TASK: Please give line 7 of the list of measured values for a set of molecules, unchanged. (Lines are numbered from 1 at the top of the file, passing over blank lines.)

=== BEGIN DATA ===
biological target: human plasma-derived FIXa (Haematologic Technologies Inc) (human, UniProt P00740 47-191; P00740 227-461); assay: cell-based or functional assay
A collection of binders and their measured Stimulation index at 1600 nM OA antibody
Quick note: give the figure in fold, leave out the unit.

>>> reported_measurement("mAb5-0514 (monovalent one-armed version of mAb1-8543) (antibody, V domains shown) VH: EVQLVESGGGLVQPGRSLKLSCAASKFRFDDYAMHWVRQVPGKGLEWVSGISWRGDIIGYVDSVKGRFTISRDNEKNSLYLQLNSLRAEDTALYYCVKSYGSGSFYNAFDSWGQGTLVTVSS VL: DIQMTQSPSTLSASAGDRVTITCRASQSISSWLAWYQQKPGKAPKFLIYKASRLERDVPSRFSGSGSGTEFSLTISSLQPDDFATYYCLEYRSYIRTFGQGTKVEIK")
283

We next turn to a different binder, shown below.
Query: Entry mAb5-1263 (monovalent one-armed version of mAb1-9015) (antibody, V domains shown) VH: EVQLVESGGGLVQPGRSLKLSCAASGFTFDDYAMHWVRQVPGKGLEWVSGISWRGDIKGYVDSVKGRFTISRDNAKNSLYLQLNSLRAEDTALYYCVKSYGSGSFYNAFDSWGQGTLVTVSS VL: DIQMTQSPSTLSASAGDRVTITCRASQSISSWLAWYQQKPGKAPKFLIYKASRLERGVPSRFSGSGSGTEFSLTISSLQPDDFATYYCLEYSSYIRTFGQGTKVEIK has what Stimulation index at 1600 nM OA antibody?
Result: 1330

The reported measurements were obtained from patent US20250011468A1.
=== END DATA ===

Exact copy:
Query: Entry mAb5-1263 (monovalent one-armed version of mAb1-9015) (antibody, V domains shown) VH: EVQLVESGGGLVQPGRSLKLSCAASGFTFDDYAMHWVRQVPGKGLEWVSGISWRGDIKGYVDSVKGRFTISRDNAKNSLYLQLNSLRAEDTALYYCVKSYGSGSFYNAFDSWGQGTLVTVSS VL: DIQMTQSPSTLSASAGDRVTITCRASQSISSWLAWYQQKPGKAPKFLIYKASRLERGVPSRFSGSGSGTEFSLTISSLQPDDFATYYCLEYSSYIRTFGQGTKVEIK has what Stimulation index at 1600 nM OA antibody?